CCTV monitoring: Why have it and how much does it cost?

Chris Coughlin, technical product manager – CCTV, intruder and monitoring for STANLEY Security explains the benefits of CCTV monitoring centres for your garden centre

There are a number of reasons why you might have CCTV installed on your premises, including as a crime deterrent and for crime prevention, to provide evidence after an event, for health and safety and to aid in business processes. Monitoring your CCTV system makes the best use of it.  Employing security guards to perform this function out of hours has been the traditional approach, but is expensive. So, what’s the alternative?

CCTV monitoring centres explained

Using a dedicated professional security monitoring centre provides you with the technology, experience and resources to monitor your CCTV when you need it, but remotely. 

Rather than having security guards sat in front of a video wall looking for potential issues on site, modern day CCTV monitoring is driven by schedules and alarms making it efficient and effective.

Alarms can be generated through a range of devices, including CCTV, but also from other security systems and even environmental devices to detect temperatures and flooding. Furthermore, many CCTV cameras come with in-built analytics that broaden the use of CCTV and there are also specific types of cameras that drive alarms, such as thermal, people counting and facial recognition.

You can also define schedules, where the monitoring centre will check a single or series of cameras (providing ‘remote guard tours’, which is a virtual version of a security guard patrol) at a pre-defined frequency, looking for anything out of the ordinary, such as vandalism, doors left open and equipment/stock left in wrong locations. 

An installer for STANLEY Security

Weighing up the costs

Manned guarding can cost anywhere between £11 – £15 an hour, with most companies requiring you to have a minimum of eight-hour shifts. This would cost you from £88 per day for an eight-hour shift, or £264 for 24 hours.

These costs mount up quickly. If you were to have a single security guard on duty overnight, doing eight-hour shifts, seven days a week, then you are looking at £32,032 per year minimum. If you then wanted to extend that coverage to include round the clock cover over the weekend, then the cost jumps to at least £50,336 per year.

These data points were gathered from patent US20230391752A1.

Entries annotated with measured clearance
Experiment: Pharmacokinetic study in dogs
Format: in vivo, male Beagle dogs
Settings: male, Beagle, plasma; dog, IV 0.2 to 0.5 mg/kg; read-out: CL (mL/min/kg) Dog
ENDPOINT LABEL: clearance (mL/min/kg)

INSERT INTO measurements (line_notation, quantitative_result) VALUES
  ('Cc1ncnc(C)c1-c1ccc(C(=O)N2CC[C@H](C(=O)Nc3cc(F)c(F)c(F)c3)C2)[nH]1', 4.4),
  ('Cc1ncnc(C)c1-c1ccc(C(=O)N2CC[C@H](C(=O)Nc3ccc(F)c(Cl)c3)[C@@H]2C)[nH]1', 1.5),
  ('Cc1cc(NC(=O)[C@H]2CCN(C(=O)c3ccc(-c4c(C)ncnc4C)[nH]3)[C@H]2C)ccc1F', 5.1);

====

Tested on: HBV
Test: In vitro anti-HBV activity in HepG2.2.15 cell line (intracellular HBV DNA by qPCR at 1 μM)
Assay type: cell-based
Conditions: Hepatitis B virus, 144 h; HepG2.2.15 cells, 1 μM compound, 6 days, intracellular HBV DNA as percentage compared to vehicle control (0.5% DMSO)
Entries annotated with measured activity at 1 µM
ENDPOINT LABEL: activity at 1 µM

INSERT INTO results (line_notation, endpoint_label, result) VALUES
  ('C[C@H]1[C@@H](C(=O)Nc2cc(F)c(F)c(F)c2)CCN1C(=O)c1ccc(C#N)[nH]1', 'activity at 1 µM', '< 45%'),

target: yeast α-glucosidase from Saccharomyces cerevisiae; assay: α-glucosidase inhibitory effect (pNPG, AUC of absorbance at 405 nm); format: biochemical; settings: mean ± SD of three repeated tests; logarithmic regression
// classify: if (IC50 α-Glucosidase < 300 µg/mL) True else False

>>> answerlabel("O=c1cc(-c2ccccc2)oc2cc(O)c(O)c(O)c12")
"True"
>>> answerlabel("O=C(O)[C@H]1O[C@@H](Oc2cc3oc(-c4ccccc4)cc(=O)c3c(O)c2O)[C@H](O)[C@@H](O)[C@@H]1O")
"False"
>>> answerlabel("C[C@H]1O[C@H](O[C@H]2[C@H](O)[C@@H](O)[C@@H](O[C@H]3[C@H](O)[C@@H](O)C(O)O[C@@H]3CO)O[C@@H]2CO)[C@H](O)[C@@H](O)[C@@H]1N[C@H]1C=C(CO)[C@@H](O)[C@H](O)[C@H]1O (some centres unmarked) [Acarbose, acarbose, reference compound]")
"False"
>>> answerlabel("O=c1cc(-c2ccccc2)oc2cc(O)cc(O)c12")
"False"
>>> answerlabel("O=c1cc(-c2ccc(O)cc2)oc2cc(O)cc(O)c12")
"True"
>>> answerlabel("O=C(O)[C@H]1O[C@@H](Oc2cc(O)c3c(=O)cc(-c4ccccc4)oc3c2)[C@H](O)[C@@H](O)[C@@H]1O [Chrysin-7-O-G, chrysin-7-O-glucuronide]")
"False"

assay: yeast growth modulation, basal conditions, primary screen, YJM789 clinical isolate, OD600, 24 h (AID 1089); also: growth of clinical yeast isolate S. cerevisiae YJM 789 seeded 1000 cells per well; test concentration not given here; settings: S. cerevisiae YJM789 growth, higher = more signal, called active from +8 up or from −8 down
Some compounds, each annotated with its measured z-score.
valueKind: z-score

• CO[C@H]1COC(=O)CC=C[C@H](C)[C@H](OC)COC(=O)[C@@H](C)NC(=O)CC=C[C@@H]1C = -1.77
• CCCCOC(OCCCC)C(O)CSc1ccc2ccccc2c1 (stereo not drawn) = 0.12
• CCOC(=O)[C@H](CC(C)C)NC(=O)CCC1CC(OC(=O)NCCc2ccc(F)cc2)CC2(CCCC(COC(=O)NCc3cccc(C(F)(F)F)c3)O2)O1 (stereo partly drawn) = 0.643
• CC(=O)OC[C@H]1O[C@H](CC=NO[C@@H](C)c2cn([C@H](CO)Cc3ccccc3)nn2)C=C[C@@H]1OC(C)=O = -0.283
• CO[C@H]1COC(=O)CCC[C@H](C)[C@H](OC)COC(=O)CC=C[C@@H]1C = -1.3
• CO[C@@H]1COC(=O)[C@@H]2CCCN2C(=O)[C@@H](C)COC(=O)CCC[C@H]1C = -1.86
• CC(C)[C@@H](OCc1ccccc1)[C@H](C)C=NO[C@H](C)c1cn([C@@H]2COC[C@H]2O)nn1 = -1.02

How does that compare to a third-party CCTV monitoring centre service?

There are two main types of monitoring service, which come at different costs:

  • A visually verified service, where all activity is driven by an external device, such as an intruder alarm, which can cost from £250 – £600 per year.
  • A camera activated service, costing anywhere from £600 to £3,000 per year.  The price is driven by the size of system, type of analytics used and volume of activations, hence the wide difference. 

As activities are either done on a schedule, or are driven by an alarm, you’re only paying for when there’s work being conducted, making it a very productive and cost-effective solution.

Delivering a response

One of the reasons many organisations continue to employ security guards on site is that they can respond swiftly to alarms and events. 

However, a more cost-effective approach is to combine the ‘audio challenge’ service supplied by remote monitoring stations with a third-party key holding and alarm response specialist service (which costs up to £100 a month). This solution allows you to literally ‘challenge’ an intruder as to why they are there. If the event needs to be escalated then the monitoring centre can either call the police if a criminal activity is being conducted or can alert a specialist security company to attend on your behalf. This gives you the best of both worlds: feet on ground when you really need them and only paying a fraction of the price of employing on site security guards.

Using a CCTV monitoring centre used to come at a high cost but in recent years has become more accessible and is now certainly a strong alternative to traditional manned guarding.  

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